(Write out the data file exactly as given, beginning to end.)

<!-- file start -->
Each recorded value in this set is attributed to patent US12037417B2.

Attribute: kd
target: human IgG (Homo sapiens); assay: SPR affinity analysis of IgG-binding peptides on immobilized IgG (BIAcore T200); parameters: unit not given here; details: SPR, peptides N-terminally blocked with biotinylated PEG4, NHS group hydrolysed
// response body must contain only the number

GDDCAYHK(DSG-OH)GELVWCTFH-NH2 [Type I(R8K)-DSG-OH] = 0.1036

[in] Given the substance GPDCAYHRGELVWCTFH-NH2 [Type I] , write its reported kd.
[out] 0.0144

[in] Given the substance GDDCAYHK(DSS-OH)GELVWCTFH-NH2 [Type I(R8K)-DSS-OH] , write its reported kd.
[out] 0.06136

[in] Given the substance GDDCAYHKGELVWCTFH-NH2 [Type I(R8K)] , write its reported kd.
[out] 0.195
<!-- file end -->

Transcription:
Each recorded value in this set is attributed to patent US12037417B2.

Attribute: kd
target: human IgG (Homo sapiens); assay: SPR affinity analysis of IgG-binding peptides on immobilized IgG (BIAcore T200); parameters: unit not given here; details: SPR, peptides N-terminally blocked with biotinylated PEG4, NHS group hydrolysed
// response body must contain only the number

GDDCAYHK(DSG-OH)GELVWCTFH-NH2 [Type I(R8K)-DSG-OH] = 0.1036

[in] Given the substance GPDCAYHRGELVWCTFH-NH2 [Type I] , write its reported kd.
[out] 0.0144

[in] Given the substance GDDCAYHK(DSS-OH)GELVWCTFH-NH2 [Type I(R8K)-DSS-OH] , write its reported kd.
[out] 0.06136

[in] Given the substance GDDCAYHKGELVWCTFH-NH2 [Type I(R8K)] , write its reported kd.
[out] 0.195